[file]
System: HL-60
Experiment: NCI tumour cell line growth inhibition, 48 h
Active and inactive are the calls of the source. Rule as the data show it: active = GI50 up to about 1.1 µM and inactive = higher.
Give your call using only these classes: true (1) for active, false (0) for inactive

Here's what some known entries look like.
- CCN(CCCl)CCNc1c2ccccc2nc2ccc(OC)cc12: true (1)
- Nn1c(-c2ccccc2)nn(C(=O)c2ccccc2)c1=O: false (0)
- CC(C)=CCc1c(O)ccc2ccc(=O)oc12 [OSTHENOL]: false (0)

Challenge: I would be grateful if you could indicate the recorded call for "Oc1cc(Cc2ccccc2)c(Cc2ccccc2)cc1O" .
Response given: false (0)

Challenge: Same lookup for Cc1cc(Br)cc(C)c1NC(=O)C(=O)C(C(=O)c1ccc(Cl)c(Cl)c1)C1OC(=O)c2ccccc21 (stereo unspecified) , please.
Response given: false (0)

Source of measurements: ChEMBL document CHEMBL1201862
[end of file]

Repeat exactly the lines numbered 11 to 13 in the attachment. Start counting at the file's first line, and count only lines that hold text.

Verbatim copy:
Challenge: Same lookup for Cc1cc(Br)cc(C)c1NC(=O)C(=O)C(C(=O)c1ccc(Cl)c(Cl)c1)C1OC(=O)c2ccccc21 (stereo unspecified) , please.
Response given: false (0)

Source of measurements: ChEMBL document CHEMBL1201862